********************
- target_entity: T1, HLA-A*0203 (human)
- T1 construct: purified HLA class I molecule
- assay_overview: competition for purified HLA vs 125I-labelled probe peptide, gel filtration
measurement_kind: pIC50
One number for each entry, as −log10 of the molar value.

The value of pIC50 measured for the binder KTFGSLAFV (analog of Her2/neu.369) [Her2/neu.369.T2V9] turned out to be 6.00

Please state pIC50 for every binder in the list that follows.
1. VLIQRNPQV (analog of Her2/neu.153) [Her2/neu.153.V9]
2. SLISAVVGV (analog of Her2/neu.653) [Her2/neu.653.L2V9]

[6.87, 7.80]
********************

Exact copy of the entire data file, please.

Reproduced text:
- target_entity: T1, HLA-A*0203 (human)
- T1 construct: purified HLA class I molecule
- assay_overview: competition for purified HLA vs 125I-labelled probe peptide, gel filtration
measurement_kind: pIC50
One number for each entry, as −log10 of the molar value.

The value of pIC50 measured for the binder KTFGSLAFV (analog of Her2/neu.369) [Her2/neu.369.T2V9] turned out to be 6.00

Please state pIC50 for every binder in the list that follows.
1. VLIQRNPQV (analog of Her2/neu.153) [Her2/neu.153.V9]
2. SLISAVVGV (analog of Her2/neu.653) [Her2/neu.653.L2V9]

[6.87, 7.80]